Congress Concerned about High Number of Wandering Deaths in Assisting Living Facilities

The Senate Special Committee on Aging convened its first hearing on assisted living in two decades. Triggered by alarming reports of assisted living wandering/elopement-related deaths, the hearing saw rare bipartisan unity as leaders addressed issues such as facility safety, inconsistent regulations and reporting, and neglect. Senator Bob Casey (D-PA) urged families to share their assisted living facility experiences and costs and also sent letters to CEOs of the top three facility owners requesting visibility into care quality, staffing, and costs. This congressional review marks a crucial first step to address longstanding challenges in the $34 billion industry. With more than 800,000 older Americans residing in assisted living facilities, reform is urgently needed.

Congress Reviews Assisted Living Wandering Deaths

Nursing homes vs. assisted living facilities

Many Americans mistakenly believe nursing homes and assisted living facilities to be the same thing. Unfortunately, there are many differences which directly affect resident care.

Primary Differences between Assisted Living Facilities vs. Nursing Homes
Aspect Assisted Living Facilities Nursing Homes
Level of Care General assistance with daily activities Skilled nursing care
Medical Services Limited medical care Comprehensive medical care
Independence Residents maintain independence Higher level of dependency
Facility Environment Apartment-style living Clinical/hospital-like setting
Staffing Minimal medical staff Medical staff available 24/7
Cost Typically paid out of pocket by residents or private insurance Often covered by Medicare, Medicaid, or private insurance
Regulations Varies by state; less regulated than nursing homes Highly regulated at federal and state levels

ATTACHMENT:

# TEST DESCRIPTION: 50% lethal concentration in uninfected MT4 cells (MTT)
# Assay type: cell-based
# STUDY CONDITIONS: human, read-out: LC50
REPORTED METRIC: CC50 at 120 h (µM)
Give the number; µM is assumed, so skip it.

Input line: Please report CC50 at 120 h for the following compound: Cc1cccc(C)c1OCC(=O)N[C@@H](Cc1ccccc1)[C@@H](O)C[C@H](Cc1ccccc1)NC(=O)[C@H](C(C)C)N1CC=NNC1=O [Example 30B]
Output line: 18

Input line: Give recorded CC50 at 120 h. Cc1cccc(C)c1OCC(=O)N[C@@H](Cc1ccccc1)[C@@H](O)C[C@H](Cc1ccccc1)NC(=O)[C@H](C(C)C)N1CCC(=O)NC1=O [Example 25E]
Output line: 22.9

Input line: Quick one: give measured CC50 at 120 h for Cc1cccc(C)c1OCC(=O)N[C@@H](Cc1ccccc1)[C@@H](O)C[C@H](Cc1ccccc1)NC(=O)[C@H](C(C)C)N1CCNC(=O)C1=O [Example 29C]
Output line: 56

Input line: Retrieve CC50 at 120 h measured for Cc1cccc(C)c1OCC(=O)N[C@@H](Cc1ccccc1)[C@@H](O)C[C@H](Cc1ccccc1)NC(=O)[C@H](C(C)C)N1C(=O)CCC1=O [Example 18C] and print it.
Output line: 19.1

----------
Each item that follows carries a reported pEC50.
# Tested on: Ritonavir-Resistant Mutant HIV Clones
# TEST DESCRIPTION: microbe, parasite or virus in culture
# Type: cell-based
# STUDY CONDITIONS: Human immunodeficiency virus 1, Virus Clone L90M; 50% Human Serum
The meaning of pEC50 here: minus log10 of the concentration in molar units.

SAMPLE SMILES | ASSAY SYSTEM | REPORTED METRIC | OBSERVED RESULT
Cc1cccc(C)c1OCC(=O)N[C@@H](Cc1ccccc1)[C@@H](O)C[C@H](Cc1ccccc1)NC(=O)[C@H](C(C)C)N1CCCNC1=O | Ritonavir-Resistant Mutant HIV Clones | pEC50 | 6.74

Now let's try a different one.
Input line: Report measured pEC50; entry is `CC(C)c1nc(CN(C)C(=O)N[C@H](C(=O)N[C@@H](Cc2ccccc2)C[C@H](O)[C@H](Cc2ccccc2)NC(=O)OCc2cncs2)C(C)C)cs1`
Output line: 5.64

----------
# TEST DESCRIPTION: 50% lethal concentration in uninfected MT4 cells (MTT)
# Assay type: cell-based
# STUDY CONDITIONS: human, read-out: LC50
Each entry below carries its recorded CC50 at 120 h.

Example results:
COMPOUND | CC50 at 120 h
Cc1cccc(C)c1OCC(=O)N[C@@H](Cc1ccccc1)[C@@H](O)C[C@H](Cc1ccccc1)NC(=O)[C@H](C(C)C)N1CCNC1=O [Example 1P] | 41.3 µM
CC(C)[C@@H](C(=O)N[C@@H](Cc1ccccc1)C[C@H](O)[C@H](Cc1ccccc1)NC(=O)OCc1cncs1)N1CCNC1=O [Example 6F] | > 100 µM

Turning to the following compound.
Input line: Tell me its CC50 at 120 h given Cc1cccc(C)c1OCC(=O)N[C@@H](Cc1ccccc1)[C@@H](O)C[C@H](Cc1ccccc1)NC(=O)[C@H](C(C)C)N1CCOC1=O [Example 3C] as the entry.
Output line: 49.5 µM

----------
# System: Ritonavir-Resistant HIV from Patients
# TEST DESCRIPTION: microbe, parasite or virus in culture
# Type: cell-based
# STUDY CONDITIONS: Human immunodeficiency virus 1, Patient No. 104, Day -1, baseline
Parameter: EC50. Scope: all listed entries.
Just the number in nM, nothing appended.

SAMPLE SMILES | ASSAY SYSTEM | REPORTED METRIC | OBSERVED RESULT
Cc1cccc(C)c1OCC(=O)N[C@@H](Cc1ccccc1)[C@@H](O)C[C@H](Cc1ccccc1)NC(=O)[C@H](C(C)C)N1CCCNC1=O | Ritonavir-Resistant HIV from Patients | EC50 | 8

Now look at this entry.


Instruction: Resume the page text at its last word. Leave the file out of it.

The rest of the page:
Visibility into Facility Safety Records Limited visibility into safety records Greater transparency and access to safety records and inspections

Read more about assisted living facilities versus nursing homes in an article I wrote for the Ohio Bar Association.

What is assisted living wandering/elopement?

Reporting by The Washington Post uncovered that, “since 2018, more than 2,000 people have wandered away from assisted-living and memory-care facilities unnoticed or been left unattended for hours outside. Nearly 100 have died, and state inspectors frequently found evidence of neglect.” Due to the looseness of reporting requirements, regulation, and visibility into facility safety records, these tragic deaths are underreported. The worst part is that these assisted living wandering deaths were preventable.

Wandering, elopement/escape

As an assisted living facility wandering, elopement, and escape attorney, I know that one of the main reasons families place their loved ones in the care of such facilities is safety, hoping to prevent the following:

  • Wandering. For those suffering from cognitive impairments like Alzheimer’s or dementia, wandering refers to aimlessly moving around the facility without awareness of personal safety. For instance, residents might exit their rooms, enter an elevator, and go to the basement.
  • Elopement or Escape. Elopement involves residents leaving or escaping the facility unnoticed and unsupervised, going beyond the premises.

Why does the Senate hearing matter?

“Assisted living is the rock we don’t want to look under,”
Catherine Hawes, a professor emeritus at Texas A&M University who has studied assisted-living quality for the federal government, told The Post

Unfortunately, the powerful assisted living lobbying groups are not incentivized to change for the better, for many complex reasons including: